Our next nature walk will be even closer to Cedar Key. On Monday, April 18 at 9:30am, we will carpool to the Lukens Tract. It is a beautiful property owned mostly by the Suwannee River Management District and managed by the Lower Suwannee NWR. We will walk to the kayak launch pad from the road and observe butterflies and birds along the way. There are excellent opportunities to observe the salt marsh and wading birds along the walk. This will be a short walk along a well used track. If you would like to join me, we will car pool from Cedar Key Town Park parking lot at 9:30am. A special use permit is required and I will have one with me. I hope to see you then!
The Bill Kilborn Photo Contest had 36 entries and sales of the entries brought almost $500 in revenue that will cover the cost of the new benches on the Tram Ridge Trail. Thanks to all the photographers and the bidders on the photos. Before they went up for sale, we all got to vote on our favorite photos. The winners were Ben West in first place, a tie in second by Ann Kamzelski and Frank Morgan, and Don Gambrell for 3rd place. The rest of us who entered were happy to be part of it, and to have many of our photos sold to help fund the benches.
The meeting itself was entertaining and got a nice write up in the Cedar Key News. Donna Bushnell led a fun installation of officers, as usual. Newly elected President Maria Sgambati highlighted the year's accomplishments and future plans. Featured speaker Dr. Tom Hoctor gave us an overview of the Big Bend of Florida as a key component of the state's conservation picture. Kenny McCain and lots of Friends members provided great lunch fare and desserts.
And then came lunch, with Kenny McCain's ribs and chicken, Bushnells' baked beans, lots of slaw, broccoli, and swamp cabbage, and desserts brought by the members.
By the time lunch ended, the sky had cleared. Nevertheless many of us chose to stay indoors and hear the presentation by Refuge staff about history, prescribed burning, sustainable forestry, and wildlife preservation. Friends member Jerry Lawrence, who provided the photos below, spoke for all of us saying he found the whole day to be highly informative, especially in regards to how the refuge was acquired over time, its strategic importance to wildlife and resource preservation in the State of Florida, and the vision to take care of the land and water for future generations.
Others of us walked the River Trail, or the Tram Ridge Trail with Friend member Donna Thalacker and President-elect Russ Hall as guides.
It was a great day and we are already looking forward to next year's event.
While we were updating the sign, it was interesting that a kayaker stopped and thanked us. Apparently, there has been some confusion as to where the Barnett Creek was located. This would especially be true if one was coming from the Gulf into Barnett Creek Bay or were launching from here and wondered how to get to Barrnett Creek. Geodetic maps show McCormick Creek actually branching off to the left when coming in from the Gulf. Where the launch is located is really Barnett Creek. (submitted by Jay Bushnell)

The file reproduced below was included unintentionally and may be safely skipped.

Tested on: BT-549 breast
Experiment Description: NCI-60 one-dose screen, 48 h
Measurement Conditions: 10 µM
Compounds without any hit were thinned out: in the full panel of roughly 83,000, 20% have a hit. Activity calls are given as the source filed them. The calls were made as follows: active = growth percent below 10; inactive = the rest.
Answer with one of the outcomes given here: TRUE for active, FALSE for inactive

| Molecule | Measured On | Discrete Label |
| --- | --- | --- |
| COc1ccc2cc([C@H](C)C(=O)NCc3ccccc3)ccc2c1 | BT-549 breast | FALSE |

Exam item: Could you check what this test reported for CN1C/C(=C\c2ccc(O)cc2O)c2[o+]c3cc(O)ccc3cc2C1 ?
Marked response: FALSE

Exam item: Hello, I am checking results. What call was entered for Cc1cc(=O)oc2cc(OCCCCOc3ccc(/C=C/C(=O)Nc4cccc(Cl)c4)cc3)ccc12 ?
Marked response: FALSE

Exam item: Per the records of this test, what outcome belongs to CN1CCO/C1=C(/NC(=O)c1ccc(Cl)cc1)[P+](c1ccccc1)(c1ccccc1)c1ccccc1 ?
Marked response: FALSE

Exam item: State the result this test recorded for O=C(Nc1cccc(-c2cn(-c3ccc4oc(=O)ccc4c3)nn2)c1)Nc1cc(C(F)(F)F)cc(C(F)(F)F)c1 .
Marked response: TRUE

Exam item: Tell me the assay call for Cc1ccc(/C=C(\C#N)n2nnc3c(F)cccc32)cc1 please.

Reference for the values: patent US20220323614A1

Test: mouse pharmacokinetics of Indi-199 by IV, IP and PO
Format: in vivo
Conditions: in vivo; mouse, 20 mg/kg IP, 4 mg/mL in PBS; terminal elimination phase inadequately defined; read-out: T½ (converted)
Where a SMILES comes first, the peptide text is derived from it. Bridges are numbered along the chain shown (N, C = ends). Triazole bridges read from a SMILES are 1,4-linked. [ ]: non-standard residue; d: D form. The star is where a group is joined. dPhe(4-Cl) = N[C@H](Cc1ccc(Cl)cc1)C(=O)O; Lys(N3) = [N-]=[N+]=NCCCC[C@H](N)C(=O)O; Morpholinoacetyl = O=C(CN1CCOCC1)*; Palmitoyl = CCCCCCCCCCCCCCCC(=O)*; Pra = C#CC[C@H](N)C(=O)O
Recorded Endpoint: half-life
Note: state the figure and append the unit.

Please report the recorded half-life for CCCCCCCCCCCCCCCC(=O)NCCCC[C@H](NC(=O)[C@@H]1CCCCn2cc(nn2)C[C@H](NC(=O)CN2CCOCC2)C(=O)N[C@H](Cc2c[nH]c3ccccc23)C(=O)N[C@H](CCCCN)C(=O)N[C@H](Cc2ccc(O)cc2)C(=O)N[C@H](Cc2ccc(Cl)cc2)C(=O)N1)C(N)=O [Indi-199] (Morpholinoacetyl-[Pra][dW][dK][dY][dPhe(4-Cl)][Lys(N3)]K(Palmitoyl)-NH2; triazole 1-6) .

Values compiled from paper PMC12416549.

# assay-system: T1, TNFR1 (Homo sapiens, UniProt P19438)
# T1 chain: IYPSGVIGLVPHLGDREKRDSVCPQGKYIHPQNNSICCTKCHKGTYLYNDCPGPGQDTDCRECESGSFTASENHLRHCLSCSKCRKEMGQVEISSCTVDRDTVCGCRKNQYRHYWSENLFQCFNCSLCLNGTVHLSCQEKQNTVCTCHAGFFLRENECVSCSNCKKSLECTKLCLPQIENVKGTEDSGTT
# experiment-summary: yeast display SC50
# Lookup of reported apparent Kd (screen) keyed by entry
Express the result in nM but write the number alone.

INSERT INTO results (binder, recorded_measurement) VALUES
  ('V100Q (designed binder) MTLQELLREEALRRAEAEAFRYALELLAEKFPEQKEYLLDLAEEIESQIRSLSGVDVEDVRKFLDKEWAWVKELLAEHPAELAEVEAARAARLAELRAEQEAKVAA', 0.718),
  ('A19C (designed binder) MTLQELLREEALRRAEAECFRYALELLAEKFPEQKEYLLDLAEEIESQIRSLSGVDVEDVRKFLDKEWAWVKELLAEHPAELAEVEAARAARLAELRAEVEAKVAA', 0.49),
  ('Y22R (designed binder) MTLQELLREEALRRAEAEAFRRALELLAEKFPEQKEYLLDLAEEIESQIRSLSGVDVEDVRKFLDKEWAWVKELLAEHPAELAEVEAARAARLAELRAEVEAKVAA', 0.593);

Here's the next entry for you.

The Friends were saddened and stunned by the unexpected passing of board member, Bill Kilborn. He was a joy to be around. He freely gave many hours of his digital expertise to us and the community. He is missed but not forgotten.
Bill’s passion for photography inspired a Bill Kilborn Photo Contest for our Annual meeting on March 19th. We are asking for donated photos to be judged and auctioned off. The proceeds will be used to purchase benches memorializing Bill for our hiking trails.
Now, you do not have to be a professional photographer to participate. You do not even have to be a Friends member unless you want to experience the luncheon so get you camera ready!
Guidelines for participating:
Deadline for submitting photos is Thursday, March 17th.
Please submit your photos in a large sealed envelop with your name on the outside. You may drop it off at the Cedar Key Art Center, 257 Second St., mail it to Friends of the Lower Suwannee/Cedar Keys NWR P.O.Box 532 Cedar Key, FL 32625, or call 493-1807 or 352-278-5088 for other arrangements
Keep scrolling to learn more about the Annual Meeting.
After lunch at the Annual Meeting, there will be nature walks on the River Trail (above) and the new Tram Ridge Trail (below). Friends board members and Refuge staff members will guide the walks in small groups. Each group can walk at its own pace. We will have guides with differing expertise so you can select the type of walk that appeals to you . . . birds, plants, history, just enjoying the woods, whatever! No prior reservations are needed. And, benches have been installed by Friends and Refuge staff this week!
Keep scrolling for more about the Annual Meeting!
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"Escape to the Lower Suwannee National Wildlife Refuge" video by Visit Florida